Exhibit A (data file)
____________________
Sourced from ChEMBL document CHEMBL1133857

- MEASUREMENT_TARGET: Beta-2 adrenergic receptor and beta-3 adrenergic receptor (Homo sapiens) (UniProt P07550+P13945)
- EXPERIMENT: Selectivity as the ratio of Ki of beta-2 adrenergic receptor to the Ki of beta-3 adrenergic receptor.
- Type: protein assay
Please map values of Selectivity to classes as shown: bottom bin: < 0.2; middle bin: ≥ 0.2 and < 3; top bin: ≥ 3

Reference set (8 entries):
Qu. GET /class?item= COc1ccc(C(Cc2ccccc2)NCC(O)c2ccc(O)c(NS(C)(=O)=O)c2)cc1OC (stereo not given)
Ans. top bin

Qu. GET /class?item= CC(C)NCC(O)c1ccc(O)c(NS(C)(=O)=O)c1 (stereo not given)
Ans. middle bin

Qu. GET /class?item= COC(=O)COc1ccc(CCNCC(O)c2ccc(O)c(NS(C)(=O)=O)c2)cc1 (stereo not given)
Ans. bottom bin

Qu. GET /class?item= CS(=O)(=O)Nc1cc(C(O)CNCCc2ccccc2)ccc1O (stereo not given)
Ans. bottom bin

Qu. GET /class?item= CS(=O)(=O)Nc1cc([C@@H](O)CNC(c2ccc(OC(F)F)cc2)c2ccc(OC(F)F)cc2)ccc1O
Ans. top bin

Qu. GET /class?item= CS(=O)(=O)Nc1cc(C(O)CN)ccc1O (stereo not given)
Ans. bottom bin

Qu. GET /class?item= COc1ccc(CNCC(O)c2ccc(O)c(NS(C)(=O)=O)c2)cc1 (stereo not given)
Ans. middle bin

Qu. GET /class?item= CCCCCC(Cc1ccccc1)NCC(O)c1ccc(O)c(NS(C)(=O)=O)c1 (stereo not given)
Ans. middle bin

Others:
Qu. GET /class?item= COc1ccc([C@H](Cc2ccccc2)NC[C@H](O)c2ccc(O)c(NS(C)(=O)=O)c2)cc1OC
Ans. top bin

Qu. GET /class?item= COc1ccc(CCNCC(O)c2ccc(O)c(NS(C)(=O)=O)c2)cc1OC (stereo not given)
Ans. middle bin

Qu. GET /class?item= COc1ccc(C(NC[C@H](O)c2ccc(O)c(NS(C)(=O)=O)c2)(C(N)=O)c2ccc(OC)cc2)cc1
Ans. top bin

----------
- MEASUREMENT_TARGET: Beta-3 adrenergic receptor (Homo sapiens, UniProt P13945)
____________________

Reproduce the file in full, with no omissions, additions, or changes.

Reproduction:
Sourced from ChEMBL document CHEMBL1133857

- MEASUREMENT_TARGET: Beta-2 adrenergic receptor and beta-3 adrenergic receptor (Homo sapiens) (UniProt P07550+P13945)
- EXPERIMENT: Selectivity as the ratio of Ki of beta-2 adrenergic receptor to the Ki of beta-3 adrenergic receptor.
- Type: protein assay
Please map values of Selectivity to classes as shown: bottom bin: < 0.2; middle bin: ≥ 0.2 and < 3; top bin: ≥ 3

Reference set (8 entries):
Qu. GET /class?item= COc1ccc(C(Cc2ccccc2)NCC(O)c2ccc(O)c(NS(C)(=O)=O)c2)cc1OC (stereo not given)
Ans. top bin

Qu. GET /class?item= CC(C)NCC(O)c1ccc(O)c(NS(C)(=O)=O)c1 (stereo not given)
Ans. middle bin

Qu. GET /class?item= COC(=O)COc1ccc(CCNCC(O)c2ccc(O)c(NS(C)(=O)=O)c2)cc1 (stereo not given)
Ans. bottom bin

Qu. GET /class?item= CS(=O)(=O)Nc1cc(C(O)CNCCc2ccccc2)ccc1O (stereo not given)
Ans. bottom bin

Qu. GET /class?item= CS(=O)(=O)Nc1cc([C@@H](O)CNC(c2ccc(OC(F)F)cc2)c2ccc(OC(F)F)cc2)ccc1O
Ans. top bin

Qu. GET /class?item= CS(=O)(=O)Nc1cc(C(O)CN)ccc1O (stereo not given)
Ans. bottom bin

Qu. GET /class?item= COc1ccc(CNCC(O)c2ccc(O)c(NS(C)(=O)=O)c2)cc1 (stereo not given)
Ans. middle bin

Qu. GET /class?item= CCCCCC(Cc1ccccc1)NCC(O)c1ccc(O)c(NS(C)(=O)=O)c1 (stereo not given)
Ans. middle bin

Others:
Qu. GET /class?item= COc1ccc([C@H](Cc2ccccc2)NC[C@H](O)c2ccc(O)c(NS(C)(=O)=O)c2)cc1OC
Ans. top bin

Qu. GET /class?item= COc1ccc(CCNCC(O)c2ccc(O)c(NS(C)(=O)=O)c2)cc1OC (stereo not given)
Ans. middle bin

Qu. GET /class?item= COc1ccc(C(NC[C@H](O)c2ccc(O)c(NS(C)(=O)=O)c2)(C(N)=O)c2ccc(OC)cc2)cc1
Ans. top bin

----------
- MEASUREMENT_TARGET: Beta-3 adrenergic receptor (Homo sapiens, UniProt P13945)